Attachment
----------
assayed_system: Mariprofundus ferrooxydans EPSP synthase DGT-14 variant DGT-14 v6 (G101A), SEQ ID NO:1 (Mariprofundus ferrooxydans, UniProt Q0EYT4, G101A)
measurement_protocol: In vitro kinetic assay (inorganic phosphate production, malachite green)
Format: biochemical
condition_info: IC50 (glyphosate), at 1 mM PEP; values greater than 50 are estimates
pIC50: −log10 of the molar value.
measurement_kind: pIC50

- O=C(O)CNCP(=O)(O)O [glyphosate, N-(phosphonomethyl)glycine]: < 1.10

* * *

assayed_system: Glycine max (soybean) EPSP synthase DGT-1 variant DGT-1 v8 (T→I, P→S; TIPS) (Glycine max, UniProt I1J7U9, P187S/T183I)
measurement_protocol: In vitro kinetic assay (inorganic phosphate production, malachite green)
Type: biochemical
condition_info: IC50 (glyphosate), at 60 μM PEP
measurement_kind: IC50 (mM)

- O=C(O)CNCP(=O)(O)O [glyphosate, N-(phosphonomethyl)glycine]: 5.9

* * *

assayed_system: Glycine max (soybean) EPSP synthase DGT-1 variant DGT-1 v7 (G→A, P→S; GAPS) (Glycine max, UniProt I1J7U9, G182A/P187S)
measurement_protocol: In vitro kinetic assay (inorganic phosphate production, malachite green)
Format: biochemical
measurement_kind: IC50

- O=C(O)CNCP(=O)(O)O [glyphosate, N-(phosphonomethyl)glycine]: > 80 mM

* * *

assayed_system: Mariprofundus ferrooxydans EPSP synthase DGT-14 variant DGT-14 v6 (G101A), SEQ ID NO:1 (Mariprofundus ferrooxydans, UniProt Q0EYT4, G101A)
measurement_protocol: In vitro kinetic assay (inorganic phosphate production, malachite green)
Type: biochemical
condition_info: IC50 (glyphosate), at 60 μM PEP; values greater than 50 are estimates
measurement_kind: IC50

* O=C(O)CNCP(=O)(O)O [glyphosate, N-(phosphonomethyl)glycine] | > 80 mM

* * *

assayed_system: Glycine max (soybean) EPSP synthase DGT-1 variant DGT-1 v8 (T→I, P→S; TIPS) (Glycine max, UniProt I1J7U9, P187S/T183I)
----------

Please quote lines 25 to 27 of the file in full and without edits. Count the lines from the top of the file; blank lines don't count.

condition_info: IC50 (glyphosate), at 60 μM PEP; values greater than 50 are estimates
measurement_kind: IC50

* O=C(O)CNCP(=O)(O)O [glyphosate, N-(phosphonomethyl)glycine] | > 80 mM